On the lower level of this ring, the “great gallery” serves as a spinal cord that provides circulation between the different extensions, as well as with the new towers. It is a true covered street 300 m long by 8 wide and 9.85m high adopted as an architectural solution to communicate the buildings attached to the original Palace and link between the courts and all departments.
To the north a discreet space creates great access through a large porch that leads to the entrance hall and meeting rooms.
The first two towers, with 24 floors each, provide office space for more than 600 translators and legal officers working in 23 languages, 50,000m2. They have been built on a 10,000m2 space. The third tower began in June 2013 and adds 31,000m2
With a height of 100 meters each, the first two towers were at the time of its construction the highest in Luxembourg. They have some reminiscence with the Oscar Niemeyer desing to the National Congress Building in Brasilia. Both were designed as points of attraction, focal architectural points visible from afar.
In an interview conducted by The Guardian, Dominique Perrault was asked why the color gold on the facades of the towers, to which he replied: “… Because this is not in a criminal court. It is not a place related to prisons and punishments. It has to do with relations between European countries, with constitutional concerns. And, anyway, I thought that the sky over Luxembourg is often so sad that it would be good, somehow, to sunbathe and bring it here. “The low sun at the end of November catches the base of the new towers that light up Like a pair of giant candles.
Behind those towers there is a kind of place that stands out, a large public square located between the towers and the main building.
The first building of the Court of Justice of the European Communities was inaugurated in 1973. After the successive enlargements of the European Union, the site had to be modified. With the addition of this new tower there are 5 modifications. In the early 1990s, architect Dominique Perrault was involved in the project, with two towers that marked the Kirchberg skyline. Between 2013 and 2016, the third one was planned, whose construction began in 2016 with the intention of finishing it for 2019.
This fifth extension includes a third tower of high height 115m, exceeding the previous two, the extension of the internal street, a new underground parking for 210 cars and the renovation of several existing buildings.
With 6 floors more than the previous towers, 30 floors plus two basements, its slightly off-center implementation interrupts the pace given by those already built and marks the completion of the main gallery that joins the bases of the three towers and, therefore, forms a new entry in the northeast part of the plot.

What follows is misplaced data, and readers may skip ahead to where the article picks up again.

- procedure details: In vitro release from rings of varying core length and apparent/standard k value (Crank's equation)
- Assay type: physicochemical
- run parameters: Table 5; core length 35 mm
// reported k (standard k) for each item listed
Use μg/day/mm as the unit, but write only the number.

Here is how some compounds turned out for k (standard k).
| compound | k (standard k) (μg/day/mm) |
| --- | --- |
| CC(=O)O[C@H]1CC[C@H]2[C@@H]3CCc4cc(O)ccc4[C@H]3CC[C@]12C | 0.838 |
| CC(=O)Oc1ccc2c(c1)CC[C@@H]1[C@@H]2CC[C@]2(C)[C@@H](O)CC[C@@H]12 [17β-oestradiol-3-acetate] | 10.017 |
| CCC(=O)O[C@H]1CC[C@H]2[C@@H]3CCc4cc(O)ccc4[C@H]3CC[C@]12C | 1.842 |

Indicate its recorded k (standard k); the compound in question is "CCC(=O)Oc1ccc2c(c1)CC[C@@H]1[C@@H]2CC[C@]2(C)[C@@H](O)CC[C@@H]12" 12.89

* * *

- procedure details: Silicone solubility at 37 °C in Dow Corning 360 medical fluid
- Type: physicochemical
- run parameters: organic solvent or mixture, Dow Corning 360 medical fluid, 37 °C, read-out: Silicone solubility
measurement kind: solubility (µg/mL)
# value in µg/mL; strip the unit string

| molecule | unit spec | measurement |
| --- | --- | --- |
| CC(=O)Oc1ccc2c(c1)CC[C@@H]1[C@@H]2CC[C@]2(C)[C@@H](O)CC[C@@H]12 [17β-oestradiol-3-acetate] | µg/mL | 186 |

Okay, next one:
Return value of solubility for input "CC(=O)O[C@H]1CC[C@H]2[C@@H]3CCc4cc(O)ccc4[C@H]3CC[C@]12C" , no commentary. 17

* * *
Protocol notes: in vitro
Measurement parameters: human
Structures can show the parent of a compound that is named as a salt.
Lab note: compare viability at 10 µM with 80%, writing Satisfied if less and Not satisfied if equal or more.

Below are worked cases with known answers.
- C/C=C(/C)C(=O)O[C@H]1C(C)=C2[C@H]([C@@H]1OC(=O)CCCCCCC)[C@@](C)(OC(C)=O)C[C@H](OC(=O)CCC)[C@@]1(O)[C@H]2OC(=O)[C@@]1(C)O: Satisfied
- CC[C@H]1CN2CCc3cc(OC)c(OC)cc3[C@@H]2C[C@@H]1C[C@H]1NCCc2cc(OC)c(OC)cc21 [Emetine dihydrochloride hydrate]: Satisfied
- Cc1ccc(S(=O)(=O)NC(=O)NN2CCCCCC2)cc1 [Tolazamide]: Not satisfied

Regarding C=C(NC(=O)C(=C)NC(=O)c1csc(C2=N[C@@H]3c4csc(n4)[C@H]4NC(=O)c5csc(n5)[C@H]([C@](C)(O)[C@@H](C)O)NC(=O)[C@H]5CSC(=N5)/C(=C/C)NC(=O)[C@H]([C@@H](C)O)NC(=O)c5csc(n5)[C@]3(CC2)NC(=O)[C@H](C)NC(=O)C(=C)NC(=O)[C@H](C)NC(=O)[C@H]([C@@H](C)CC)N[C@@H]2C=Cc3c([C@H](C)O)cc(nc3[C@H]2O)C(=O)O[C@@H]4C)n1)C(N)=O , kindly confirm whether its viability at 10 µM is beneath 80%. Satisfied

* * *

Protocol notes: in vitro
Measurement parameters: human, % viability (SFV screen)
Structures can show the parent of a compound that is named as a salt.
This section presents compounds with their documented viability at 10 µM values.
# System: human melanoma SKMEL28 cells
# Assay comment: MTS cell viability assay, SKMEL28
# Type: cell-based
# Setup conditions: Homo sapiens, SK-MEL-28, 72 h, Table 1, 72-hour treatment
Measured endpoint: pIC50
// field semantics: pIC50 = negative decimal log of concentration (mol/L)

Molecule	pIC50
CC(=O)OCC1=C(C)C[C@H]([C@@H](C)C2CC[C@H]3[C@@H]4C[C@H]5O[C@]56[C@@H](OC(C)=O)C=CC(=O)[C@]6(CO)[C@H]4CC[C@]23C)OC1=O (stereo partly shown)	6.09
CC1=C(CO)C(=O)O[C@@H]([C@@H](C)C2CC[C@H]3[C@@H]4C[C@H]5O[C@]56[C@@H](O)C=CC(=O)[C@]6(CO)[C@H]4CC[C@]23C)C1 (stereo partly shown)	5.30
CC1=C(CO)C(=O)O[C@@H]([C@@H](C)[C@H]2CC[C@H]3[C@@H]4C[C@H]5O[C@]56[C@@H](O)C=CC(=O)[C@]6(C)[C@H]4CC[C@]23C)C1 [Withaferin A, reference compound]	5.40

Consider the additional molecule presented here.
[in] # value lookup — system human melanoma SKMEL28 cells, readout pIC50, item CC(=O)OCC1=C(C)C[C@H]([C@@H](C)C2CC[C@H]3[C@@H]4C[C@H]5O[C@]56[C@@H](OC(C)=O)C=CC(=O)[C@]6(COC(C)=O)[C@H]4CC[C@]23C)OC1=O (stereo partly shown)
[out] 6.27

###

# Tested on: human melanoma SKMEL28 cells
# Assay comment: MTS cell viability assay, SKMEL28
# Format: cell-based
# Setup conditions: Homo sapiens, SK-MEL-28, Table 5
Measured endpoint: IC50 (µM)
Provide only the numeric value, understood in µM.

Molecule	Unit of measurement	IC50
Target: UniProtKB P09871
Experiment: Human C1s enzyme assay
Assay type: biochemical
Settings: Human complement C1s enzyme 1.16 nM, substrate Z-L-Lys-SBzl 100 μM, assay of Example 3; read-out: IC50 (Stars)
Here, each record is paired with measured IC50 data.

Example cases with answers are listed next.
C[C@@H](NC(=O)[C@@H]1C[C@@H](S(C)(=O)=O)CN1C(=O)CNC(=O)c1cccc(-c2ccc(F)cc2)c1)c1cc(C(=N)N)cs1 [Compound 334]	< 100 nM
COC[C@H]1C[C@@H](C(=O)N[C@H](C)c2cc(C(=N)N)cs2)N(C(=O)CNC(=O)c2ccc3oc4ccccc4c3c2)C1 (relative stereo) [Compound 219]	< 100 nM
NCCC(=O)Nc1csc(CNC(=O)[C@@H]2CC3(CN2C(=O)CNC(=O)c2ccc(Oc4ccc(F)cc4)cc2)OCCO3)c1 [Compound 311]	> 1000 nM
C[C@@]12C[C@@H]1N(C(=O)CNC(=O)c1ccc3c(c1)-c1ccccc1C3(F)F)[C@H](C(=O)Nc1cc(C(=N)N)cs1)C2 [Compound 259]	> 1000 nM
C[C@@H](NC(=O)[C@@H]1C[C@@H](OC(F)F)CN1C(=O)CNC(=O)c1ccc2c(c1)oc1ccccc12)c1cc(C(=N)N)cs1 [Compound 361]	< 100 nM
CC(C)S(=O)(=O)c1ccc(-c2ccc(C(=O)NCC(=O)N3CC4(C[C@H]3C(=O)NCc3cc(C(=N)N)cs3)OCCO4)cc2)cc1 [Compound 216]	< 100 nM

The tower consists of two displaced volumes: a first golden volume again takes the height and the image of the two towers already built, while a second black volume with a height of 115m, 15 m higher than the existing towers, and facades which are echo of the “Anneau” building surrounding the Palace of Justice. The elevation of this black volume creates a reference element for the entire site and does not exceed the maximum height allowed.
The stability of this building is ensured by a central core of reinforced concrete. The base of the tower is a semi-buried volume that does not exceed the street level as it is embedded in a steep terrain. Its low point is on the ground floor of the gallery, its high point on the street and the ground floor of the tower.
Once the asbestos was removal and emptying some areas of the old building, the renovation began. For the exterior façade, as for that of the Plenary Hall and that of the Anneau, tinted glass was used, not for its transparency, according to the architect, but to allow the entrance of light into the interior. The roof of the building has solar modules with a capacity of 400kWp and generates 360,000kWh annually.
In the basement, the ceiling of the Courtroom is lined with lights surrounded by a gold-colored anodized aluminum mesh, which gives the Chamber a majestic atmosphere while providing a lyrical and poetic feel.
The material qualities of the golden anodized aluminum mesh are an important component of the new unit introduced in the different extensions. It has been used throughout the project, to protect the two towers from the sun and the reflection, as a screen for the judges’ rooms, as well as on the ceiling of the main hall. The rhythm of the metal mesh, the dazzling texture and the relief of its folds confer a genuine and distinctive visual identity.
The ceilings of the Gallery are made of glass.
16 air handling units and four central water projection engines were installed, each with a nominal power of 1,500 kW. The entire project requires 7,000kW of water cooling capacity.
The facades of the first volume in the new tower are composed of vertical modules 120cm wide of golden mesh, integrated in the facade in the same way as in the other two towers. Transparent and opaque modules alternate randomly.
The second volume, black in sight, has its mirrored facades covered with modules 120cm wide. The pattern consists of opaque parts of black enameled glass that frame the transparent parts. Due to the general color of its facades and the proportions of its openings, this volume echoes the Palace of Justice. Finally, the facade of the new tower remains a sufficient distance from the existing towers so as not to interrupt the natural lighting in all offices.
The exposure of the tower to the sun was evaluated, to develop a concept of effective sunscreens capable of guaranteeing optimal management of solar gains to maximize them in winter and limit them in summer. Natural lighting was evaluated for the different office configurations and to guarantee a daylight factor in the workplace, thus minimizing the need for artificial lighting.
Opaque crystals combined with triple glazing provide effective sun protection, combined with manually and automatically adjustable external blinds. This envelope optimizes heat recovery through the exploitation of passive solar energy, allows natural lighting in workplaces and protects against overheating in summer.
The facades of the base of the tower are treated with a vertical rhythm alternating crystals with opaque pillars coated with gold metal coating.